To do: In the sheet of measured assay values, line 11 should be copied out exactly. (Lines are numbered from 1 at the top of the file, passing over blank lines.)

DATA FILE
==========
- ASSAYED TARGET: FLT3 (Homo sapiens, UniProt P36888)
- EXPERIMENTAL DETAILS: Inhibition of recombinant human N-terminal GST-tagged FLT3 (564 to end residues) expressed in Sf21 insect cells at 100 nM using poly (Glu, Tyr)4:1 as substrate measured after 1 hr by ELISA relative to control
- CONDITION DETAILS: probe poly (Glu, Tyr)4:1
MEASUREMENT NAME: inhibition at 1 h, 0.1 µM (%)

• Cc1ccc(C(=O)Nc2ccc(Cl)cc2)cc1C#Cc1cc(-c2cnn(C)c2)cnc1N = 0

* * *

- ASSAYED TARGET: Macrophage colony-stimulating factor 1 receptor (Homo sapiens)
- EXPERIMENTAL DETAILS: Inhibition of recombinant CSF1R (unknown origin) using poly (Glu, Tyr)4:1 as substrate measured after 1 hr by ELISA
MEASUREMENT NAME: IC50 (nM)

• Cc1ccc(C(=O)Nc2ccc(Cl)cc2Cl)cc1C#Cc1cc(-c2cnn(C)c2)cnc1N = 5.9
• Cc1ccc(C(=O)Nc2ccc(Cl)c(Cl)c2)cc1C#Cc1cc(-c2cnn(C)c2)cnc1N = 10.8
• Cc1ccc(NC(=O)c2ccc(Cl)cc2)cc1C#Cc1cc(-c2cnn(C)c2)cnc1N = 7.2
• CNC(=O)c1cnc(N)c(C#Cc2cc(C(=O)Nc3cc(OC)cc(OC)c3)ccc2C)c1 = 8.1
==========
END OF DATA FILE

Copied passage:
• Cc1ccc(C(=O)Nc2ccc(Cl)c(Cl)c2)cc1C#Cc1cc(-c2cnn(C)c2)cnc1N = 10.8